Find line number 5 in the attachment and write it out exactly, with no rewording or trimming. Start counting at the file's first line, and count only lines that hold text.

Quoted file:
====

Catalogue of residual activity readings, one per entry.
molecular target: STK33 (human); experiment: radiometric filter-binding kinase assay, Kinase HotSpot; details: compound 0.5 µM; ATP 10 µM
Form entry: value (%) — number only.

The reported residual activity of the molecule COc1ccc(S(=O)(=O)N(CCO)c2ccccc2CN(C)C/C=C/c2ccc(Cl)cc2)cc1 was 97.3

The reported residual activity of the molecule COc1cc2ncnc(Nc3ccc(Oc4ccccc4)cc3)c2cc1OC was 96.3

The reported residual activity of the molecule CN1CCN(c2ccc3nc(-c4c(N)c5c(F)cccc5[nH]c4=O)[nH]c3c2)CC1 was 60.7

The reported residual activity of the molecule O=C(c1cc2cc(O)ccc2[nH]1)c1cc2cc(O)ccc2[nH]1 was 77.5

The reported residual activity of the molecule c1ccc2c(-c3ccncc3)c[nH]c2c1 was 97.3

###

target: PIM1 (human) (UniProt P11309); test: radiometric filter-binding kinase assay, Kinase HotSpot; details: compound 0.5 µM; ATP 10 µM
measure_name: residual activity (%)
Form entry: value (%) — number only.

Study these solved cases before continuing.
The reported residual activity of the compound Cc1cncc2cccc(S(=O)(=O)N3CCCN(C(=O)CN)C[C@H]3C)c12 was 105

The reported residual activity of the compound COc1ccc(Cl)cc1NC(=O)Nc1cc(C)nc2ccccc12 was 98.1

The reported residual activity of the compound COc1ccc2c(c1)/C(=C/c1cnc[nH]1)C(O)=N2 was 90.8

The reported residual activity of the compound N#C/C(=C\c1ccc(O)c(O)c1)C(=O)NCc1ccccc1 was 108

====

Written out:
The reported residual activity of the molecule COc1cc2ncnc(Nc3ccc(Oc4ccccc4)cc3)c2cc1OC was 96.3